For all the decline in circulation of woodworking magazines, and with all the information available for free on the internet, magazines really still have value -- and it is great to see an exciting new woodwork publication emerge. The Internet is an unedited collection of resources. The content ranges the world over; some of it is brilliant, some okay, some horrible. It is up to the reader to figure out the validity of the content and put it in context. A magazine is a collection of material by different people, under the aegis of an "Editor." At the most basic level, the editor and staff are responsible in making sure the writers don't embarrass themselves. But the real job of an editor -- and this job is so important -- is to shape the content: both the "what" that goes in an issue and the "how" of the way the information is presented. And since the same editorial team generally works from issue to issue, the magazine can offer a certsin consistency.
English woodworking magazines have always been stylistically different from American magazines. In the old days we would be able to receive them via expensive subscriptions delayed by months. Imagine my delight when a wonderful new magazine, "Quercus," an English publication dedicated to "Working Wood by Hand" showed up in my mailbox. I'll go into some details, but the executive summary is "It's GREAT!" And the reason it's great is because it covers topics I didn't know I was interested in. It's not about projects; it's about people, the tools they use, the materials they use, and how to use those tools and materials better. And finally, the results of their work.
Of the dozen of so articles in the new issue, I liked and learned from about half, really liked and learned from about another third, and enjoyed reading the rest even if I didn't agree with everything. That's a pretty good hit rate! While the magazine is English and published and edited by veteran editor Nick Gibbs, the contributors are from all over, including Americans Drew Langsner, Mary May, and Doug Stowe, and Brits Mike Abbott and Richard Arnold. My favorite article in the issue is about Boxwood Arts & Crafts.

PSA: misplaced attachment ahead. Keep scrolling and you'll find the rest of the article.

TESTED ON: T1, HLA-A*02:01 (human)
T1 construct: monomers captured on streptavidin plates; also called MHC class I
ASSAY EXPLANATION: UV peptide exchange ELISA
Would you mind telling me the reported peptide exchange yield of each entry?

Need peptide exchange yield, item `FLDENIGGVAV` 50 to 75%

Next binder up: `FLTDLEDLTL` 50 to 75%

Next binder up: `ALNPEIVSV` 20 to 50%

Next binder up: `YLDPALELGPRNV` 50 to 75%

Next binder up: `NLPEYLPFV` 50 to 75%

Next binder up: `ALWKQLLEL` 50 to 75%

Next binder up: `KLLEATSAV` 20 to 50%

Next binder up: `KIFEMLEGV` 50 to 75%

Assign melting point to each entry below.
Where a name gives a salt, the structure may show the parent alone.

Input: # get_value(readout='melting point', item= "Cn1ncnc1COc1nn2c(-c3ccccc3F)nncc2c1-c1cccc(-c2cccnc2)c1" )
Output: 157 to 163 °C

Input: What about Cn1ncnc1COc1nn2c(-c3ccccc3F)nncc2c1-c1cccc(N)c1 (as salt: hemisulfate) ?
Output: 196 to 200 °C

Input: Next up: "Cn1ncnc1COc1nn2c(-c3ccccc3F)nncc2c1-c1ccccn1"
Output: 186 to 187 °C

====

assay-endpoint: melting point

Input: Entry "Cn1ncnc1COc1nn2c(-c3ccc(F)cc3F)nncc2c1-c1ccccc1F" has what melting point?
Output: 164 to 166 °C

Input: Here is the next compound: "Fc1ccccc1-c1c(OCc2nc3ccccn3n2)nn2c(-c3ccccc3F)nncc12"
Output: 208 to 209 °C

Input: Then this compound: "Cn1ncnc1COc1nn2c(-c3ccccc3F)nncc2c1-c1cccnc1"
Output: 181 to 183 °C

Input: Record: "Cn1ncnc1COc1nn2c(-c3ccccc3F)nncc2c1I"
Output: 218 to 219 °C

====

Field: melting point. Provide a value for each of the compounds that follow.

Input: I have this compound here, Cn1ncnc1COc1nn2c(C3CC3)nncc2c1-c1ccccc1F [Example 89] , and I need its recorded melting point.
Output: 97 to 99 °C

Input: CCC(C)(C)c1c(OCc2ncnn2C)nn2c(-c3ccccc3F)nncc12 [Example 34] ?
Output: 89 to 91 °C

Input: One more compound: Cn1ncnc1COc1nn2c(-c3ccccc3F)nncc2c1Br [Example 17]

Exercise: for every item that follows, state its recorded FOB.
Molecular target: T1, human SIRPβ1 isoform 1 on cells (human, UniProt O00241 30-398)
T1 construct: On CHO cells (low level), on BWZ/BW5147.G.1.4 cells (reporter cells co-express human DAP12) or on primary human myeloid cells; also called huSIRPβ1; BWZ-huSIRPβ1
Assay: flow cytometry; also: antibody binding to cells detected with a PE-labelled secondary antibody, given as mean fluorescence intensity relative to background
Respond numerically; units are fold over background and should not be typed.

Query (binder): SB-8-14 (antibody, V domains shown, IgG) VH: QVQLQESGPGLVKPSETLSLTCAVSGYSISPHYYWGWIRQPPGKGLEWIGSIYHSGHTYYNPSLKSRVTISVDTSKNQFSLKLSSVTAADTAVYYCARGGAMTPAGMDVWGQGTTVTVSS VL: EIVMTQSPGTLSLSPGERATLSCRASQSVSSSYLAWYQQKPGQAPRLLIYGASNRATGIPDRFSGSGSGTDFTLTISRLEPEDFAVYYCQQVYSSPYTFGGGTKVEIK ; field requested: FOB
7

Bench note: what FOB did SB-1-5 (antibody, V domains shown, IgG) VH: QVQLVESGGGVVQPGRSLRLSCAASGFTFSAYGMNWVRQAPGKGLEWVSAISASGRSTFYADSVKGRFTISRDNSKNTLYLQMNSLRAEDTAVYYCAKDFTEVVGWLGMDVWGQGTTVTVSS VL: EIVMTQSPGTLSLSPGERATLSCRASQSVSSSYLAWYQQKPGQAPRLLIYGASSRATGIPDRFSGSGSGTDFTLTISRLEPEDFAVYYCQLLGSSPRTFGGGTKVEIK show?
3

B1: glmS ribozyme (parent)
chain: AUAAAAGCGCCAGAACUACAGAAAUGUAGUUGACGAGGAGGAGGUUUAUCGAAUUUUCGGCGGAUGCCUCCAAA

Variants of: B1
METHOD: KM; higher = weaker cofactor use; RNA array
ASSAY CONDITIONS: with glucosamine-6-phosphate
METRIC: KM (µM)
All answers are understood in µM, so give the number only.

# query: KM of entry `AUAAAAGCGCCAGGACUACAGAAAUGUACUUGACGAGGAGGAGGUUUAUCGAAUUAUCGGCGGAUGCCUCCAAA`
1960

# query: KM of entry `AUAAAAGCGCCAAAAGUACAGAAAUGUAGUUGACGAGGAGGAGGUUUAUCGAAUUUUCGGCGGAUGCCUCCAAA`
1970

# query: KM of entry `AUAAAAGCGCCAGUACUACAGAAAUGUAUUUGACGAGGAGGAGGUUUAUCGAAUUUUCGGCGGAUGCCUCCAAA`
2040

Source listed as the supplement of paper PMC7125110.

Nick Gibbs wanted to create an affordable magazine. To save costs in both printing and shipping, the paper used is thin. But there is no advertising and the cost for four actual print issues is 18 pounds a year in England or 39 pounds a year for the US and most or the rest of the world. A digital only subscription is £13.50 per year. For a magazine of this quality and interest (with, I repeat, no advertising) this is a steal!. Subscribe by clicking here. Any profits from the magazine are being donated to "Headway" an English charity for anyone suffering from a brain injury. So please subscribe directly as it is most profitable for them.
Another attribute of the Internet is that it allows someone living in one country - in this case, England - with a niche hobby - making planes - to have a worldwide following big enough to justify writing a book and telling people about it. I just got my copy of "Making Small Boxwood and Ebony Planes" by Bill and Sarah Carter and I am most chuffed. Bill Carter has been making infill planes for years - mostly small mitres, though he has done impressive work on other styles. In this book Bill tells you how to make tiny little planes out of boxwood that were mostly used for miniature work and by luthiers. The book is very inexpensive, informative, loaded with pictures, and is available directly from Bill and Sarah (email@example.com).
PS We do not get a commission or any compensation for linking to either of these publications. We just want to support great projects!
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Thanks,I felt really good about it.But I think the real reason for pulling the project is that the market for offices and shopping is nil to none. But the times article is a disgrace. It takes the 20K jobs as a given, doesn't ask if the jobs are just moved from other parts of NYC - which they are and calls it construction instead of converting industrial space to commercial.
It also doesn't mention IC keeping tons of space vacant and being actively hostile to small makers. Not a single local was quoted in the article but they found an outlier Republican who missing handouts to Amazon - in spite of Amazon still hiring the people they said they would - just without handouts.